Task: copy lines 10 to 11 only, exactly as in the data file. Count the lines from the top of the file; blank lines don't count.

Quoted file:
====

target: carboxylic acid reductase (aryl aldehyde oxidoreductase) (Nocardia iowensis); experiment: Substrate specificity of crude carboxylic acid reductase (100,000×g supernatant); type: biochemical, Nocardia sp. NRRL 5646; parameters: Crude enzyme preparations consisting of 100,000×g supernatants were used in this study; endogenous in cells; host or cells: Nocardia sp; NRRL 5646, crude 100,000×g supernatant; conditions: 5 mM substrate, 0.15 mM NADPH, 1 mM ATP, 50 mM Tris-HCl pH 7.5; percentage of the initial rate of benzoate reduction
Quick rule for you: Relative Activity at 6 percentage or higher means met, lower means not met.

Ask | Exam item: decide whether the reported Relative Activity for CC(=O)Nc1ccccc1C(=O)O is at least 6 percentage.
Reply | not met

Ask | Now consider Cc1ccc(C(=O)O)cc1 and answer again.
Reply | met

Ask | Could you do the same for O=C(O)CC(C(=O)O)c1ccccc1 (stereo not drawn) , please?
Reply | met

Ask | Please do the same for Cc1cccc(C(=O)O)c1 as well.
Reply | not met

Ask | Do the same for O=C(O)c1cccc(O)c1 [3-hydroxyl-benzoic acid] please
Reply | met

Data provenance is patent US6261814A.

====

Reply | not met

Ask | Do the same for O=C(O)c1cccc(O)c1 [3-hydroxyl-benzoic acid] please